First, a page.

By Senior Political Correspondent Desirée Taylor
Motorists have grown accustomed to delays along the George Washington Bridge. But not the kind of gridlock that occurred several weeks ago when several lanes leading to the span were closed with no warning. Published reports suggest they were closed to conduct a traffic study. But Senate Majority Leader Loretta Weinberg wants an explanation from the Port Authority.
“So release the traffic study, who authorized it, what were you studying and what was the result?” Weinberg said.
The Port Authority communications office did not return our call seeking comment. But a Wall Street Journal report, which includes a link to this letter, shows Executive Director Patrick Foye is also demanding answers. It says, “I am appalled by the lack of process, failure to inform our customers and Fort Lee and most of all by the dangers created to the public interest…” It goes on to say, “I believe this hasty and ill-advised decision violates federal law and the laws of both states.”
“And why after the press called Director Foye’s office the traffic study was suddenly canceled,” said Weinberg.
Fort Lee Mayor Mark Sokolich declined to comment on camera. But during in a phone interview, he told me he doesn’t know the reason for the lane closures. And he rejects what he describes as “conspiracy theories” that this was allegedly political payback targeting him because he’s a Democrat who has not officially endorsed Gov. Chris Christie.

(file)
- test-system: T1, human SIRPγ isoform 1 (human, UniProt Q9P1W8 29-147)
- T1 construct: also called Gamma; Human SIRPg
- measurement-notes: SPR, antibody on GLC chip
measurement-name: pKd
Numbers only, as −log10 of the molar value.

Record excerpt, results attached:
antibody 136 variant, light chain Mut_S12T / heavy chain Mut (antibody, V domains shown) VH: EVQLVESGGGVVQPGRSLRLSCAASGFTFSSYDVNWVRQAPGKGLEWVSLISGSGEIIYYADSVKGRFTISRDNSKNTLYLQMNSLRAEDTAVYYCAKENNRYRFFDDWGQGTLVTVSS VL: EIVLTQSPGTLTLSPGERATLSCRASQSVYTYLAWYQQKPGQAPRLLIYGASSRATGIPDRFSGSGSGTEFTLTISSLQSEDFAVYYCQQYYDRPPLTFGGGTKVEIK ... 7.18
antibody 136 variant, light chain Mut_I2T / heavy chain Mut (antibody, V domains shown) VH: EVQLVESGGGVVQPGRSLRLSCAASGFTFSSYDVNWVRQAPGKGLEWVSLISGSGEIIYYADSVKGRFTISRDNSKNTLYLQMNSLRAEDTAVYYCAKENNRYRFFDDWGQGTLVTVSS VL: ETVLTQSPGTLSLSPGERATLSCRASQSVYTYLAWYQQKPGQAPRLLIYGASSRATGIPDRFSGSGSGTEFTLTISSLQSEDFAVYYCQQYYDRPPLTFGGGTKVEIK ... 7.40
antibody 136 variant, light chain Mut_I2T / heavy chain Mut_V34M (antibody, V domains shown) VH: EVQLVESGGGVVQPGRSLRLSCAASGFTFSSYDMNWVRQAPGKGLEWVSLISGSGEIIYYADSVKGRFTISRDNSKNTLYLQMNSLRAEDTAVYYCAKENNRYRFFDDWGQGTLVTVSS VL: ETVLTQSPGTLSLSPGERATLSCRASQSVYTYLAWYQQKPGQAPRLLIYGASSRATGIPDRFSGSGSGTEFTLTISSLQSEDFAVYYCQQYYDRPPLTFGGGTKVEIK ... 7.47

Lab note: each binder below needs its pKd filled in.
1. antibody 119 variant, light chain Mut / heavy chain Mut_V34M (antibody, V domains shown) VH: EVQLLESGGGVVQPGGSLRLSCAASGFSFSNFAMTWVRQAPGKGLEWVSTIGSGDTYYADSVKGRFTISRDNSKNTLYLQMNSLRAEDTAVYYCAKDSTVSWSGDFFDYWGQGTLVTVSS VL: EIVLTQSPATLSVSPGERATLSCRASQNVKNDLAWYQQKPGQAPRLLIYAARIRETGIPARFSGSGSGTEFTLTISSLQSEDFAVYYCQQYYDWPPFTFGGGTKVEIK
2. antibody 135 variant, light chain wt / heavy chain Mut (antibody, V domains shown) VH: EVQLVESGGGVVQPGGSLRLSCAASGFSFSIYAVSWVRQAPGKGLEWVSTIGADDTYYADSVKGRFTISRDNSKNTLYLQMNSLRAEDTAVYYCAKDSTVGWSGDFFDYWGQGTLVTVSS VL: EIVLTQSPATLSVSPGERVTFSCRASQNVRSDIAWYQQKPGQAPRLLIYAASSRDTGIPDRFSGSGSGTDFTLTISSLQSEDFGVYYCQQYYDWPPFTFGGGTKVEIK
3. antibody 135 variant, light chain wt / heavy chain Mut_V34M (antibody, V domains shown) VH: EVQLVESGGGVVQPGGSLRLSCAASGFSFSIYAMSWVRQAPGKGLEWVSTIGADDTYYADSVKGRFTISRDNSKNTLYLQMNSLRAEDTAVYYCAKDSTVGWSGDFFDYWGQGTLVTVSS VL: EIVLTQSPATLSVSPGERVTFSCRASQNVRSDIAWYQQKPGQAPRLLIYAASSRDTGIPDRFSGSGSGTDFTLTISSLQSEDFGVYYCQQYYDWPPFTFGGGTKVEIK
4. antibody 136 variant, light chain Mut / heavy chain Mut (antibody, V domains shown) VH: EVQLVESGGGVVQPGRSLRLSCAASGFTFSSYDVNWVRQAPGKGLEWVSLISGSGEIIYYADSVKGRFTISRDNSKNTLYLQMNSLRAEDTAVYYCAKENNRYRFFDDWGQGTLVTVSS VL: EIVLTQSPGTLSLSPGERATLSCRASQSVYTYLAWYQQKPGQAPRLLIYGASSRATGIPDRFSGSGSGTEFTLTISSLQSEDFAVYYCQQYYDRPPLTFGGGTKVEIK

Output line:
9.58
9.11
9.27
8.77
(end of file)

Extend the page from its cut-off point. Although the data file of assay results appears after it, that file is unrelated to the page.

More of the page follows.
“Even I had trouble believing that,” Weinberg said. “First, it doesn’t just punish Fort Lee residents. I’ll bet they even have Republicans who drive over the bridge and get stuck in traffic jams. So it’s not punishing the mayor of one community. That’s patently ridiculous.”
But Weinberg does believe this incident is another example of why she and other lawmakers have been calling for greater transparency at the bi-state agency which operates the George Washington Bridge and transit linking New York and New Jersey.
“We have been fighting for transparency there for years. May I remind everybody that we even passed a bill in both houses of the legislature. And the governor conditionally vetoed it in such a way it can’t become a law,” Weinberg said.
Meanwhile, motorists say they just want to be kept informed about future lane closures or other changes.
“If they notified, like, over the internet or something, then I could take a different route,” said Astoria, N.Y. resident Leo Kim.
“Nobody likes traffic, but especially when you have no idea what’s going on and how long it’s gonna last,” said Fort Lee resident Ella Pavlov.
Assemblyman John Wisniewski, chair of the transportation committee, has called for a hearing to look into the lane closures and record toll hikes imposed by the Port Authority in 2011.